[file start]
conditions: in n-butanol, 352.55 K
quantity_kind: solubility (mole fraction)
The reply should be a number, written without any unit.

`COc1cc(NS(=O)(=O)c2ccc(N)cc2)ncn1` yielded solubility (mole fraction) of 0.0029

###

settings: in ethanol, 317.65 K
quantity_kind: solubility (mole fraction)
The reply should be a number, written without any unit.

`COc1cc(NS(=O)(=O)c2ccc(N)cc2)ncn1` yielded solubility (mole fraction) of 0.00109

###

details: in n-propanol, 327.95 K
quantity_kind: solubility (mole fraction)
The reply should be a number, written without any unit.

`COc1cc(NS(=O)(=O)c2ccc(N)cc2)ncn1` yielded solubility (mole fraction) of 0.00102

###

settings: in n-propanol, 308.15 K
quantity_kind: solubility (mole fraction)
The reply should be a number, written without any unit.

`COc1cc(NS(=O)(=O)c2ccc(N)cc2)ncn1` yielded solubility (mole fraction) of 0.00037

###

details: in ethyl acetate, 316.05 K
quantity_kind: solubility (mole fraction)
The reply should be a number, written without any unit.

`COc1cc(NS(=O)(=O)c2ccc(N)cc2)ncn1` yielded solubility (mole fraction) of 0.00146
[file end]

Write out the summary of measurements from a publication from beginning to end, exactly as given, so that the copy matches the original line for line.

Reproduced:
conditions: in n-butanol, 352.55 K
quantity_kind: solubility (mole fraction)
The reply should be a number, written without any unit.

`COc1cc(NS(=O)(=O)c2ccc(N)cc2)ncn1` yielded solubility (mole fraction) of 0.0029

###

settings: in ethanol, 317.65 K
quantity_kind: solubility (mole fraction)
The reply should be a number, written without any unit.

`COc1cc(NS(=O)(=O)c2ccc(N)cc2)ncn1` yielded solubility (mole fraction) of 0.00109

###

details: in n-propanol, 327.95 K
quantity_kind: solubility (mole fraction)
The reply should be a number, written without any unit.

`COc1cc(NS(=O)(=O)c2ccc(N)cc2)ncn1` yielded solubility (mole fraction) of 0.00102

###

settings: in n-propanol, 308.15 K
quantity_kind: solubility (mole fraction)
The reply should be a number, written without any unit.

`COc1cc(NS(=O)(=O)c2ccc(N)cc2)ncn1` yielded solubility (mole fraction) of 0.00037

###

details: in ethyl acetate, 316.05 K
quantity_kind: solubility (mole fraction)
The reply should be a number, written without any unit.

`COc1cc(NS(=O)(=O)c2ccc(N)cc2)ncn1` yielded solubility (mole fraction) of 0.00146